Five Red Flags Concerning Christine Blasey Ford's Credibility

Christine Blasey Ford is sworn in before the Senate Judiciary Committee, Thursday, Sept. 27, 2018 in Washington. (Win McNamee/Pool Image via AP)

In the short time since Christine Blasey Ford testified, many have gone out of their way to equate her emotional testimony with credibility. But, there are several red flags that should inform reasonable people that she can’t be trusted.


5. Her Bogus Fear of Flying Story

By her own testimony, she revealed she flew to Washington to give her testimony, contradicting earlier claims that her fear of flying prevented her from testifying. Rachel Mitchell then uncovered that Ford flies frequently for business and pleasure. Still, Ford claimed she was hoping the committee would come to her. Well, it turns out they repeatedly offered, but she claimed she’d been unaware of this fact.

How could she have not known about the offer, which was made repeatedly and reported on widely in the media? Was she sequestered by her lawyers and completely disconnected from news coverage? That may be the case, but that seems unlikely. If she was, they were still obligated to inform her of the offer.

In short, there are only two conclusions we can reach: She was lying about the fear of flying in order to delay the hearing, or she legitimately didn’t know because her lawyers never told her, which proves she’s been manipulated by them and the Democrats entirely for politics. Either option is devastating for her credibility.

4. All The Bizarre Demands

Further proof that Ford is being manipulated by Democrats and her lawyers came immediately after the new supplemental FBI investigation was announced. Ford’s lawyer Debra Katz released the following statement.

“A thorough FBI investigation is critical to developing all the relevant facts. Dr. Christine Blasey Ford welcomes this step in the process, and appreciates the efforts of Sens. Flake, Murkowski, Manchin, and Collins — and all other senators who have supported an FBI investigation — to ensure it is completed before the Senate votes on Judge Kavanaugh’s nomination. No artificial limits as to time or scope should be imposed on this investigation.”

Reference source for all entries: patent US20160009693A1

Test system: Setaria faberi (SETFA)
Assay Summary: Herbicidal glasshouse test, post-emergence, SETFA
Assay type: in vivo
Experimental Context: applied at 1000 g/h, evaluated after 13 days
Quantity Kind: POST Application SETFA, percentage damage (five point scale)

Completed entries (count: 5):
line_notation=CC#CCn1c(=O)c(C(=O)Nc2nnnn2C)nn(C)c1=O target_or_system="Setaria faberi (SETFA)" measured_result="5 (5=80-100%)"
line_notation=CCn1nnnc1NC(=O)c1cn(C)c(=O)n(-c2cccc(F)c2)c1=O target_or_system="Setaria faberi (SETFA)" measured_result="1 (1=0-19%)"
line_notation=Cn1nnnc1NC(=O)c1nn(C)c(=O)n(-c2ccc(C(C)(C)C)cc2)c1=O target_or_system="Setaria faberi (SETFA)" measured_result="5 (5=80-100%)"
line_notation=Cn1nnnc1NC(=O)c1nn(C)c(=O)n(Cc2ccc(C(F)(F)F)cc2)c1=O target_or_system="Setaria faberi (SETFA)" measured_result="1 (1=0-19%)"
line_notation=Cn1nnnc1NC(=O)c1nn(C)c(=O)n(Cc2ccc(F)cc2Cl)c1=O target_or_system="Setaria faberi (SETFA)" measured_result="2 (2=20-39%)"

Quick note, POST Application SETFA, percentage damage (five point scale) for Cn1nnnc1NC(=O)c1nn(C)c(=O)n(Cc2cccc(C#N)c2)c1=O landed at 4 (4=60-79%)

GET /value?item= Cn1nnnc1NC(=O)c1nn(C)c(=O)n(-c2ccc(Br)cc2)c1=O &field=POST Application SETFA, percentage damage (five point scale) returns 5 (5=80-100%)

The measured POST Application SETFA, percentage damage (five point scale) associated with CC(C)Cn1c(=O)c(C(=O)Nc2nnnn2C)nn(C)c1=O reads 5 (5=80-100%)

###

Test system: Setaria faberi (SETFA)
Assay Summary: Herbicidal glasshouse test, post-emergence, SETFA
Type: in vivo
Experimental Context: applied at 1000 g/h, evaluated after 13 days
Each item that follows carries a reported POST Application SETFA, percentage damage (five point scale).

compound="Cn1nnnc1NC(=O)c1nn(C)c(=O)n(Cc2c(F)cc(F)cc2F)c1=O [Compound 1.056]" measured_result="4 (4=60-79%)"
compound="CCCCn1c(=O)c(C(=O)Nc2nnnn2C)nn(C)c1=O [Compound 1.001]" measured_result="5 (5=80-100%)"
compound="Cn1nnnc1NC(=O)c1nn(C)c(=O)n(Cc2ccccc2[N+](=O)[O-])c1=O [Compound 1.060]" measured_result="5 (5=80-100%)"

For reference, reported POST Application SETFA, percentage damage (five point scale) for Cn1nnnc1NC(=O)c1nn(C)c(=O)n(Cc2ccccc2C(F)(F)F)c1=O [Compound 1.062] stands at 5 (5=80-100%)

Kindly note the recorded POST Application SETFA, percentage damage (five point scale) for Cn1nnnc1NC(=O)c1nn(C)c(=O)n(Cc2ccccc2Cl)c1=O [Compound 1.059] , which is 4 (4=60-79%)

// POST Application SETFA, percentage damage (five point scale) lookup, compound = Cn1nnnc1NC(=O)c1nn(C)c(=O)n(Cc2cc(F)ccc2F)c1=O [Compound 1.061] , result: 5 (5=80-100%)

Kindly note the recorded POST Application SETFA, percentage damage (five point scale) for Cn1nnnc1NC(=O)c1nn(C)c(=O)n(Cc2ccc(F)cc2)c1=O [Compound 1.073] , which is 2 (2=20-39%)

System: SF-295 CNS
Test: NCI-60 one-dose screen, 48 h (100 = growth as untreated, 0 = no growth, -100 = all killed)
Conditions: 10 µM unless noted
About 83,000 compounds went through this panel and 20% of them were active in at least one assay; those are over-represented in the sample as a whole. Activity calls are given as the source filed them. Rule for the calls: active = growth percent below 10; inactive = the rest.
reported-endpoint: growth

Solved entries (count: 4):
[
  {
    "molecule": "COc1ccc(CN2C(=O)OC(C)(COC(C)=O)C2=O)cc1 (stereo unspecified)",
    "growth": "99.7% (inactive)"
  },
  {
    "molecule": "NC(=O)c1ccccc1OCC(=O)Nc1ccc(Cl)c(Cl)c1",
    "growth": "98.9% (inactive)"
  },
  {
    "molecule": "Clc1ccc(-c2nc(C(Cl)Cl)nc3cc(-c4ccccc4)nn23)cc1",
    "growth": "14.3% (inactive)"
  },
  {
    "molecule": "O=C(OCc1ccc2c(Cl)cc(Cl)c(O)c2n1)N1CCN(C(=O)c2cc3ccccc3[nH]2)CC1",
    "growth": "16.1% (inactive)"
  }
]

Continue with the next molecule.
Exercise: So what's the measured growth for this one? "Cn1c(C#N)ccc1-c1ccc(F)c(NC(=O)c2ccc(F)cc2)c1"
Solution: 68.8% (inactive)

Christine Blasey Ford is in no position to make any sort of demands about how the FBI investigation should be handled. This comes in the wake of prior demands, which were beyond absurd, asking, amongst other things, that Ford be allowed to testify after Kavanaugh and that GOP senators ask her questions. Despite extensive efforts to accommodate Ford, they were bashing the process as unfair. Ford and her lawyers seem more concerned about politics, optics, and delaying the process than the truth.

3. Her Incomplete Polygraph Results

John Hawkins previously noted weird issues with Professor’s Ford’s answers regarding the polygraph test she took, including her inability to say for sure when it happened and who paid for it. But, by her testimony, she sounded strangely ignorant of polygraphs, how they work, and was unable to say whether she was recorded, be it by video or audio. But, she said she was “asked a lot of questions” and described it as taking “much longer than I anticipated.” She also said she“told my whole life story.” But, the committee was only provided with the results for two specific questions. Those two questions were based on a handwritten statement, and not multiple, specific questions about the incident. The statement also included revisions like cross-outs and added words. Did we only get the results for two questions that referenced her sloppy handwritten statement, because answers to questions regarding specific details were exculpatory?

2. Her Immediate Family Is Silent